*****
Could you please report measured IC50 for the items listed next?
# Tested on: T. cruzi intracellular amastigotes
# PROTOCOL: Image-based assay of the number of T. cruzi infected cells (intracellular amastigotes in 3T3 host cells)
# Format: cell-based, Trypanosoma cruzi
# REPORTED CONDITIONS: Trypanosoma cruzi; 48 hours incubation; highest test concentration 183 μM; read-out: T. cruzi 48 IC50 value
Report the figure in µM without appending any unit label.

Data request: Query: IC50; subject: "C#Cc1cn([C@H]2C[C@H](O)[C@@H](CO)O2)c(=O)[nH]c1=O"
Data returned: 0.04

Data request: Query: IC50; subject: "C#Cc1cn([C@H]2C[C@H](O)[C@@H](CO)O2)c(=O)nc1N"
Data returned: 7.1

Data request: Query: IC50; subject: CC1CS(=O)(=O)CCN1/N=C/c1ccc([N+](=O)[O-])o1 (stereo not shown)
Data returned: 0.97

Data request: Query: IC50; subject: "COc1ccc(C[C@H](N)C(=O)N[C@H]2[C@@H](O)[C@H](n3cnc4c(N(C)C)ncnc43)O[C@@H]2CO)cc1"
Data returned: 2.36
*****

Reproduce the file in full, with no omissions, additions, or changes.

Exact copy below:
Could you please report measured IC50 for the items listed next?
# Tested on: T. cruzi intracellular amastigotes
# PROTOCOL: Image-based assay of the number of T. cruzi infected cells (intracellular amastigotes in 3T3 host cells)
# Format: cell-based, Trypanosoma cruzi
# REPORTED CONDITIONS: Trypanosoma cruzi; 48 hours incubation; highest test concentration 183 μM; read-out: T. cruzi 48 IC50 value
Report the figure in µM without appending any unit label.

Data request: Query: IC50; subject: "C#Cc1cn([C@H]2C[C@H](O)[C@@H](CO)O2)c(=O)[nH]c1=O"
Data returned: 0.04

Data request: Query: IC50; subject: "C#Cc1cn([C@H]2C[C@H](O)[C@@H](CO)O2)c(=O)nc1N"
Data returned: 7.1

Data request: Query: IC50; subject: CC1CS(=O)(=O)CCN1/N=C/c1ccc([N+](=O)[O-])o1 (stereo not shown)
Data returned: 0.97

Data request: Query: IC50; subject: "COc1ccc(C[C@H](N)C(=O)N[C@H]2[C@@H](O)[C@H](n3cnc4c(N(C)C)ncnc43)O[C@@H]2CO)cc1"
Data returned: 2.36